• Sookie is hugely upset that her hair was burnt in the fire-bombing (she cries about it) and she is told by the emergency hairdresser that he is cutting three inches off which makes tears well up in her eyes. Does she bother to take a look at herself in the mirror when the hairdresser is done? Nope. In fact even the next morning when Sam turns up she has not looked, or not that we hear about. “How’s the hair?” Sam asks (because he can't see for himself, obviously, even though Sookie's right in front of him) but Sookie has gone deaf and doesn't answer. She has looked in the mirror by then, we know that much, but makes no remark about it at all whatsoever. Does she like it, does she hate it, does it feel lighter/strange/surprisingly good? We don't know.
• Amelia's amazing research skills. She manages to identify and provide info pretty fucking pronto when her only search terms were "c.d." and "fairy artefact". And you wouldn't expect Google to turn up much on the subject.
Really really really bad writing
Charlaine Harris is not a great writer. She never was. She is completely incapable of creating an atmosphere or giving any depth or complexity to her characters. However, she has managed to descend to new lows to an almost unprecedented degree. Huge parts are just jumbles of sentences with almost no connection to each other and no sense whatsoever. Here's an example right at the very start, as Sookie goes into the attic:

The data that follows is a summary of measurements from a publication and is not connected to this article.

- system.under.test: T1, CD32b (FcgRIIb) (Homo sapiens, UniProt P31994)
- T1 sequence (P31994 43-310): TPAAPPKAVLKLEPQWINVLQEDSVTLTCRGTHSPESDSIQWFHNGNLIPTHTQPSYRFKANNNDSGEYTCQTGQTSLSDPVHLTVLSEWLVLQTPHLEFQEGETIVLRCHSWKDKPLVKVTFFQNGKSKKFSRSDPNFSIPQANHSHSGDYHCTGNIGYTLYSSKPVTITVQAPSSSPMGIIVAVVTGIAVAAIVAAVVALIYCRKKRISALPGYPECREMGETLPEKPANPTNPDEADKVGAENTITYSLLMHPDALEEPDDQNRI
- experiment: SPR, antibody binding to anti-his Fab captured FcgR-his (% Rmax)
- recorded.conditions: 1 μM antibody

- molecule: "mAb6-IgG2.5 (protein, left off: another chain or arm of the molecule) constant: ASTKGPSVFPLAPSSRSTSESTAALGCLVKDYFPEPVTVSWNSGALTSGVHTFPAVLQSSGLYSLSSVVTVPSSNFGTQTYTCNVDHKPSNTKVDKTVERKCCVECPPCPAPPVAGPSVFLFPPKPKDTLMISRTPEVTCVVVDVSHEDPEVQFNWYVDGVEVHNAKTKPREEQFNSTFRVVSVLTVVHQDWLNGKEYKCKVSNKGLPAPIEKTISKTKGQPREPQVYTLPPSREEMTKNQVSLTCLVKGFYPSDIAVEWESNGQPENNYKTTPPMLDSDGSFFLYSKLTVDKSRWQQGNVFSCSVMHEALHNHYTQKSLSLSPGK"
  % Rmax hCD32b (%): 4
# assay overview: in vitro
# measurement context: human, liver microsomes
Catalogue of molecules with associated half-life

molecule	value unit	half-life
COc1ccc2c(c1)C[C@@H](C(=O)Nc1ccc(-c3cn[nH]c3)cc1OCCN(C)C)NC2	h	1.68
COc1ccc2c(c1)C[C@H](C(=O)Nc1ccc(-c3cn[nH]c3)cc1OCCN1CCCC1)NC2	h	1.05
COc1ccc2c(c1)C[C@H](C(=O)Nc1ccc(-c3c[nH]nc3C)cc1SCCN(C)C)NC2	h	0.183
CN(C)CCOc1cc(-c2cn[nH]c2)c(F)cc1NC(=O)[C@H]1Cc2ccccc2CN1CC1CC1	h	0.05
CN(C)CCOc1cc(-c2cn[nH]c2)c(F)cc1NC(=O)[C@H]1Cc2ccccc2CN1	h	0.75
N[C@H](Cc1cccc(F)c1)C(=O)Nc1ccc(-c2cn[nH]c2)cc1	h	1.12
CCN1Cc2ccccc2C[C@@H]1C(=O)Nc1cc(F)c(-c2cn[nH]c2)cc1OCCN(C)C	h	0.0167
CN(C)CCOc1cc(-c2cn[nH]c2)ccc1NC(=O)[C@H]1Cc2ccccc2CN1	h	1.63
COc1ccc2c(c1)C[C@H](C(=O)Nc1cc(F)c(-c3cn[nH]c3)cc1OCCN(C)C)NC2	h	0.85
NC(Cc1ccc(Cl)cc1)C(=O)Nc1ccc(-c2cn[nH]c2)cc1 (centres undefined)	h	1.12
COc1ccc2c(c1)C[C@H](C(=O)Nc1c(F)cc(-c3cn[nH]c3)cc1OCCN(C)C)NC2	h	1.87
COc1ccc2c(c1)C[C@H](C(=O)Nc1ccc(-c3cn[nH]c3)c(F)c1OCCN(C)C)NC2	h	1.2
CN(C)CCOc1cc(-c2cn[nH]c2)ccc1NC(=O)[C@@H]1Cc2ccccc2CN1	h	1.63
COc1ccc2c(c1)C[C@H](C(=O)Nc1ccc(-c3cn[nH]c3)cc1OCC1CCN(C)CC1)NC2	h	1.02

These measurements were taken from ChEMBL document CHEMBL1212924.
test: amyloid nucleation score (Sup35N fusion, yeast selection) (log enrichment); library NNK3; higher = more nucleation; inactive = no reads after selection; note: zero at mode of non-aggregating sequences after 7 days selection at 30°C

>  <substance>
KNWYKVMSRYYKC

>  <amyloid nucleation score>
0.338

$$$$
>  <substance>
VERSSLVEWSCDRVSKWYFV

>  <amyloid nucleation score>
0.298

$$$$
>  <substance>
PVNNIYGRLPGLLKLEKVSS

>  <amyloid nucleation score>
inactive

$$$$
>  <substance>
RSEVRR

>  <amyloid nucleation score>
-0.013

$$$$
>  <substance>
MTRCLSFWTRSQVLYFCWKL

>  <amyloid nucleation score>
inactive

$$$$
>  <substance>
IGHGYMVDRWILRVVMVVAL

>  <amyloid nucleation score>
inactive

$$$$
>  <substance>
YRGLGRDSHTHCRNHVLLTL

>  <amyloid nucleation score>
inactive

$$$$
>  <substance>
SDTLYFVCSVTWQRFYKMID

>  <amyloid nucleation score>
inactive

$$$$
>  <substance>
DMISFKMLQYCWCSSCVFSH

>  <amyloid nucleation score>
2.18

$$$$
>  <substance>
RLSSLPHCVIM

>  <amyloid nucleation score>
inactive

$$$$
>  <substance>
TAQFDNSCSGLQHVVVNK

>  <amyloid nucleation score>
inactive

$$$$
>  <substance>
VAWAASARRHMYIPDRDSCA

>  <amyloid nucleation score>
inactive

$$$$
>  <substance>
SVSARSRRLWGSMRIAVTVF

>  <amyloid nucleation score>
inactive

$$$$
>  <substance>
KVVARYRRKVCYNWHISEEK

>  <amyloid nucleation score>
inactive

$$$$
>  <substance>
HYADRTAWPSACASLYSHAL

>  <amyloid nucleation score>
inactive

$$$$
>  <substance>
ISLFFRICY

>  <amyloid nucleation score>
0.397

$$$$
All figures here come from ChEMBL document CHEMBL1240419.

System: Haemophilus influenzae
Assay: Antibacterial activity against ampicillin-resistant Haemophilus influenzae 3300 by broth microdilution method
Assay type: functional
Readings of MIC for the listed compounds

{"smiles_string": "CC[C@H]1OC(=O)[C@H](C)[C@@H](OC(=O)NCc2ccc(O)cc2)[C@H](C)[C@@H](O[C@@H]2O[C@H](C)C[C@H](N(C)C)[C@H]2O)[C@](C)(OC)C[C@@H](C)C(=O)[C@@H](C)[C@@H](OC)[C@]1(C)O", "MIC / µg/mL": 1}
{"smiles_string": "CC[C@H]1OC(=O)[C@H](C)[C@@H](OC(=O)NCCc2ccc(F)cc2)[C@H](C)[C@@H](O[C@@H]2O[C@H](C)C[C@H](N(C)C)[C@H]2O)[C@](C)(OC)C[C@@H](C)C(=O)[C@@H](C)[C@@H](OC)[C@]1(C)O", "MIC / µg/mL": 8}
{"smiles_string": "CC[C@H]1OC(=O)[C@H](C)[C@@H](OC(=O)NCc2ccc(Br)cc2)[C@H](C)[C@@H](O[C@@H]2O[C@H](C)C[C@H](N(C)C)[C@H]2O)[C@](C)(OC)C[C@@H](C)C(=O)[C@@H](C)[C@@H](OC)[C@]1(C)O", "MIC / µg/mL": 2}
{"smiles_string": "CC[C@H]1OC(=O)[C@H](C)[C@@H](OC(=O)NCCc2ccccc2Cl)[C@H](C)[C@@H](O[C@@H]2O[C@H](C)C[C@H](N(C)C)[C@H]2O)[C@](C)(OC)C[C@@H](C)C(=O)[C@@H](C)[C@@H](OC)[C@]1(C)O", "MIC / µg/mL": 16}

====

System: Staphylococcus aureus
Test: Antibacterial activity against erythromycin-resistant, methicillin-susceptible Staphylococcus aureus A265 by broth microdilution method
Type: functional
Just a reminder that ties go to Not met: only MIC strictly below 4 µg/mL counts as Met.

"When the second story had been added to the original Stackhouse home decades before, the new floor had been divided into bedrooms, but perhaps a third of it had been relegated to storage space after the largest generation of Stackhouses had thinned out. Since Jason and I had come to live with my grandparents after our parents had died, the attic door had been kept locked. Gran hadn’t wanted to clean up after us if we decided the attic was a great place to play. Now I owned the house, and the key was on a ribbon around my neck. There were only three Stackhouse descendants—Jason, me, and my deceased cousin Hadley’s son, a little boy named Hunter."
Does she cart the attic key on a ribbon around her neck all the time? Does she carry all her keys in that manner? Does it give her neck strain? I don't know. It just doesn't seem that anyone would. Why? It's not like she uses it regularly. And if it is only then and not all the time, again, why? Just struck me as bizarre. What does the fact that she owns the house or that there are now only three Stackhouse descendands have to do with clearing with anything in that passage? Etc etc
Then, only one paragraph down, Sookie says: "Cousin Claude and Great-Uncle Dermot stepped in behind me." Who the hell thinks or talks like that? She is not at a cocktail party introducing them. I had completely forgot who on earth Dermot was and did need reminding but that was a really clumsy way of doing so.